May 26 Expedition to Hernando
May 26-June 4 Expedition from Haines' Bluff
1863.
1864.
Feb. 3 Action, Haines' Bluff

April 19-23 Expedition from Haines' Bluff

 

M E Wolf

Colonel
Retired Moderator
Joined
Feb 9, 2008
Messages
17,459
Location
Virginia
#17
Dyer's Compendium, Pt. 2 (Campaigns etc.)
Battles, Campaigns, Etc., in Mississippi
April 30 Skirmish, Haines' Bluff MISSOURI--8th Infantry.

May 1 Action, Haines' Bluff MISSOURI--6th Infantry. OHIO--58th Infantry.

May 18 Capture of Haines' Bluff IOWA--4th Cavalry (Detachment).

May 23 Skirmish, Haines' Bluff ILLINOIS--2d Cavalry (Detachment).

May 26-June 4 Exp. from Haines' Bluff to Mechanicsburg. ILLINOIS--Batteries "B" and "E" 1st Light Arty.; 11th 47th, 72d, 95th and 114th Infantry. INDIANA--93d Infantry. IOWA--2d Battery Light Arty.; 8th, 11th, 12th 13th, 15th, 16th and 35th Infantry. KANSAS--1st Infantry. MINNESOTA--4th and 5th Infantry. MISSOURI--Battery "C" 1st Light Arty.; 11th Infantry OHIO--72d and 95th Infantry. WISCONSIN--8th, 14th 16th and 17th Infantry.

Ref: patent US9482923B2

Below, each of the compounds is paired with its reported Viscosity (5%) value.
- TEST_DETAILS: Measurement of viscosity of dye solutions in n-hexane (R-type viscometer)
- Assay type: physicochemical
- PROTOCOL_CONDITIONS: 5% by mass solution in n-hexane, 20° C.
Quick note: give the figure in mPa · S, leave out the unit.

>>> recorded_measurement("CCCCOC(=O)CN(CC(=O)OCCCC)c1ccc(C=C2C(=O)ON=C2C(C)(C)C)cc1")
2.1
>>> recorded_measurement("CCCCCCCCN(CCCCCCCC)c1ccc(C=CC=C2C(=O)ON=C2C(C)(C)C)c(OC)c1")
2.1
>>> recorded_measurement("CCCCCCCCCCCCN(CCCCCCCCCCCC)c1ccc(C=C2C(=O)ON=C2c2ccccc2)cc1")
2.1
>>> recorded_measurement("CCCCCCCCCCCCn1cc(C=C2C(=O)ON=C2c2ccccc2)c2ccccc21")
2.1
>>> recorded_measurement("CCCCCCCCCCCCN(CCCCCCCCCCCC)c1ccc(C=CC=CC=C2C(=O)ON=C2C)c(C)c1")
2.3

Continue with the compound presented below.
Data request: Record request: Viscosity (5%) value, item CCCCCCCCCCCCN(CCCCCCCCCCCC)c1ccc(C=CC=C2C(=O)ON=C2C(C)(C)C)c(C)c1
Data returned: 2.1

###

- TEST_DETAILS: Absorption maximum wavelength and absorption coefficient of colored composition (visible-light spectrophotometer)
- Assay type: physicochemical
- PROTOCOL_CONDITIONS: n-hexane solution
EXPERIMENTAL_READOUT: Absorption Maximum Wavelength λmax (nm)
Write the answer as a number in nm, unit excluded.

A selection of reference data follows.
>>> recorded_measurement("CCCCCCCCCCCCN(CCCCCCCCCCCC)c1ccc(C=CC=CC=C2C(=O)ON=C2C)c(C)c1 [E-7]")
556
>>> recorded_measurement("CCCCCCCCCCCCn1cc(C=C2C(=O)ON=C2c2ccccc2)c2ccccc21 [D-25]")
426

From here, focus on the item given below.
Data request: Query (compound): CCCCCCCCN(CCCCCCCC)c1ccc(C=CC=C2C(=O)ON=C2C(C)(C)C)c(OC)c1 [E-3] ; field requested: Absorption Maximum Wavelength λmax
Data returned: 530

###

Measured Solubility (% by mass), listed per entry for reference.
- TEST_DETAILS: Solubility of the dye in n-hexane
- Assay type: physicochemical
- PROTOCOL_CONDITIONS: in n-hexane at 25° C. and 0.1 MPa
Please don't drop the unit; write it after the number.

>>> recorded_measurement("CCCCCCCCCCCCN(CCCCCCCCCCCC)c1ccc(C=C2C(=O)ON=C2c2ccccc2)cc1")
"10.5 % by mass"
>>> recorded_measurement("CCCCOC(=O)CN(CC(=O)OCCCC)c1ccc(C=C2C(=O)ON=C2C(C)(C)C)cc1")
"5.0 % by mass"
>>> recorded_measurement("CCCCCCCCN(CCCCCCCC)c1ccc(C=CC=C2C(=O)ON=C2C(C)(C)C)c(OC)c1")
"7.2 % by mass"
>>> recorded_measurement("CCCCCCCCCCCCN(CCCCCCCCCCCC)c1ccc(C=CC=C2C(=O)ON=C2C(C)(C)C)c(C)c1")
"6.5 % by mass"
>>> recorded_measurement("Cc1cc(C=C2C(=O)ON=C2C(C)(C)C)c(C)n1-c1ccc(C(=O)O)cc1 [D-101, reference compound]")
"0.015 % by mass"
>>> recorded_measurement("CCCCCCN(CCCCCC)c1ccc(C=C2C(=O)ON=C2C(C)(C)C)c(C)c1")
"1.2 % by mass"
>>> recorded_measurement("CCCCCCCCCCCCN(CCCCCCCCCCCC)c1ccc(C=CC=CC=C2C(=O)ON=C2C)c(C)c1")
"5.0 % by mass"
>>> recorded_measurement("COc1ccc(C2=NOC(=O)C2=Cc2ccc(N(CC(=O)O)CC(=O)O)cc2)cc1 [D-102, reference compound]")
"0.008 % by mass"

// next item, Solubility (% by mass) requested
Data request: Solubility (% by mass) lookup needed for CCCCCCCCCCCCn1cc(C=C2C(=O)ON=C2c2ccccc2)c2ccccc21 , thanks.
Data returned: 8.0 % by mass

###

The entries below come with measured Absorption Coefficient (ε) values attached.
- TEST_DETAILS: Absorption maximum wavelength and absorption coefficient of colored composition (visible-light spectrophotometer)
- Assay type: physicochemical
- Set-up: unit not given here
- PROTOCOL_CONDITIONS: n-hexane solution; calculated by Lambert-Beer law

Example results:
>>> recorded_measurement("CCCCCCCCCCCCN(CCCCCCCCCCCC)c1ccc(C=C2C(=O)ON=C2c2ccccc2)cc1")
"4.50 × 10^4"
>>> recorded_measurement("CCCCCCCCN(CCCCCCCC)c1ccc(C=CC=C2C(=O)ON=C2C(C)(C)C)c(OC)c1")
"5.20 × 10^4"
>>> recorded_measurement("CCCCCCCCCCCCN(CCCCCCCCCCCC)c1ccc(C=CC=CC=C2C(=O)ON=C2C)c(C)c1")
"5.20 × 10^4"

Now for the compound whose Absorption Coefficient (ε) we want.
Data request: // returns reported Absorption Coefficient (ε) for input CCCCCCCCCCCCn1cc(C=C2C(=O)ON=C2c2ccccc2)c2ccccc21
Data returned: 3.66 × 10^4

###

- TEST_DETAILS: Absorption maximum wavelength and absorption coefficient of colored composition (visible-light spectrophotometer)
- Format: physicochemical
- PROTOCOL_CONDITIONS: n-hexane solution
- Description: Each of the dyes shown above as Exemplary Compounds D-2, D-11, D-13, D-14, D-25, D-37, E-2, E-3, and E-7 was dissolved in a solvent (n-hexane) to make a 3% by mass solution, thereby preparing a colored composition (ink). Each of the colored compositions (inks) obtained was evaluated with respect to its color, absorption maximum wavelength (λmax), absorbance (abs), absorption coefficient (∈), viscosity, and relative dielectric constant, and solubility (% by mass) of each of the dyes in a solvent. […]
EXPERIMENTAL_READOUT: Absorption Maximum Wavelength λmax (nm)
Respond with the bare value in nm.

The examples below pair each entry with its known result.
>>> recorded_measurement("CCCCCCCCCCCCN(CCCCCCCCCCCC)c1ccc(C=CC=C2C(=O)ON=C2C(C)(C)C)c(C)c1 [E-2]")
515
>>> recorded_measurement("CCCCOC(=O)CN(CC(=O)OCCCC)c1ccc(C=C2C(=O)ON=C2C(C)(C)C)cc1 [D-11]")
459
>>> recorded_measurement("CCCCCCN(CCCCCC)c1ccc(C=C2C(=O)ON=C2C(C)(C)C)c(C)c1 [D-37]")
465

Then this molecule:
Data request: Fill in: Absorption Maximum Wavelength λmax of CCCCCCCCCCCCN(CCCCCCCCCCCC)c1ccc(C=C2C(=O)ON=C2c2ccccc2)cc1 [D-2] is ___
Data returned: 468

Feb, 3 Action, Haines' Bluff MISSISSIPPI--3d Colored Infantry.

April 19-23 Exp. from Haines' Bluff up Yazoo River.. KANSAS--1st Mounted Infantry (Detachment). MISSOURI--10th Cavalry (Detachment). UNITED STATES --3d Colored Cavalry (Detachment); Battery "B," 2d Colored Light Arty.; 47th and 50th Colored Infantry; Gunboats "Petrel" and "Prairie Bird."

=======================
O.R.-- SERIES I--VOLUME XXIV/3 [S# 38]